This video traces the story of how the project developed through my work as an artist and educator over the past seven years. For more info or for education collaborations: email@example.com
“The starting-point of critical elaboration is the consciousness of what one really is, and is ‘knowing thyself’ as a product of the historical process to date, which has deposited in you an infinity of traces, without leaving an inventory. Therefore it is imperative at the outset to compile such an inventory.”
- Antonio Gramsci (From Orientalism, by Edward Said)
Freedom is one of the most valued political and cultural ideas in the United States, yet the United States has consistently confined and limited the freedoms of large portions of the population. How then, in a country that incarcerates more people than any other country in the world, is freedom measured?
The Knotted Line is an interactive history of this relationship of freedom and confinement in the geographic area of the United States from 1495 to 2025. Through a tactile webpage, intricate paintings of 50 watershed historical moments, and multi-media resources, The Knotted Line helps uncover the roots of our current epidemic of incarceration. The project pushes for expanded definitions of freedom through an interconnected history of reimagining and self-determination.
The Knotted Line’s participatory lesson plans and interactive questions/comments evolve the historical narrative through user input – bringing personal and diverse perspectives to an issue that is often disembodied and stigmatized. As philosopher/activist Grace Lee Boggs reminds, “History is not the past. It is the stories that we tell about the past. How we tell these stories – triumphantly, self-critically, metaphysically, or dialectically – has a lot to do with whether we cut short or advance our evolution as human beings.”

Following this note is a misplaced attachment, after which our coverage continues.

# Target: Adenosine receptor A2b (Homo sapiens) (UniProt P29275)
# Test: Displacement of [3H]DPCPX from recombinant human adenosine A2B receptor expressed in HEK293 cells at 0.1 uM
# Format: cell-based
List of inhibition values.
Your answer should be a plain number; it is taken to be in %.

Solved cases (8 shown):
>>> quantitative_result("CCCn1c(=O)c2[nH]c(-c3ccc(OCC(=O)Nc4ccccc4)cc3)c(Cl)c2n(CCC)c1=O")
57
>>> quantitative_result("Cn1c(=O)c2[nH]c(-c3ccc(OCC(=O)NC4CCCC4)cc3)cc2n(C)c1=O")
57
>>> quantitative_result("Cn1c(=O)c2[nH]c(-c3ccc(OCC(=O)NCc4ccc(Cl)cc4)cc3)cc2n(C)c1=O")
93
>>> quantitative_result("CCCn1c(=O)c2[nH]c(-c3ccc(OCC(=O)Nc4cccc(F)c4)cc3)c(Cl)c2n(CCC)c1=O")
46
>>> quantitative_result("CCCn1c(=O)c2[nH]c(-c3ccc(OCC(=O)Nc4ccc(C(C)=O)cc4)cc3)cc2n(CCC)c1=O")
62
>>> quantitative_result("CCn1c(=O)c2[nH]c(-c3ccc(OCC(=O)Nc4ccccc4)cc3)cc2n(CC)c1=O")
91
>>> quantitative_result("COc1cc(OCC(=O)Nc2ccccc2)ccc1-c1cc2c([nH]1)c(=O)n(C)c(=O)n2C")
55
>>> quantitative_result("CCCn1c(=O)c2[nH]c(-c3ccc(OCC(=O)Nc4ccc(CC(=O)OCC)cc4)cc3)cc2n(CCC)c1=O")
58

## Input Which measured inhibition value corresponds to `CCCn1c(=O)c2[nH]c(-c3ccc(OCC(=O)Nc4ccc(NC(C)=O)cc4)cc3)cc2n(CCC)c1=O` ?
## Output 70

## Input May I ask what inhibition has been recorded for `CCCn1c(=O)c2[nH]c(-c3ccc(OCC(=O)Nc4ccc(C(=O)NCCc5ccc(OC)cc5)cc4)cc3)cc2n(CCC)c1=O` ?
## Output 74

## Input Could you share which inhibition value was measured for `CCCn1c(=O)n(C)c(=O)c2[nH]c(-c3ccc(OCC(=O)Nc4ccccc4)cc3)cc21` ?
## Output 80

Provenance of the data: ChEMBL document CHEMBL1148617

Evan Bissell (evanbissell.com) is an artist and educator in service of liberation and love. He facilitates multi-disciplinary, community-based art projects for public installation and the internet. Projects include public portraits, interactive media, participatory exhibitions and educational materials. Rooted in long-term processes of workshops and meetings, projects are structured through dialogue, storytelling, research, listening, writing, and art making. Project themes have ranged from the impact of incarceration on families to imagination as a practice of transformation for youth. Bissell has created public projects throughout the Bay Area, exhibited at Alcatraz Island, Intersection for the Arts, and SOMArts, designed the hybrid set/installation for Chinaka Hodge’s play Mirrors in Every Corner and co-founded the non-commercial gallery 2930 Telegraph with Brett Cook. Bissell teaches art and leads public projects in schools (K-12) throughout the Bay Area. He is a coordinator of the Transformative Arts Track at the Allied Media Conference in Detroit, artist-in-residence at the American Cultures Engaged Scholar Program at UC Berkeley and a member of Yerba Buena Center for the Arts Future Soul Think Tank.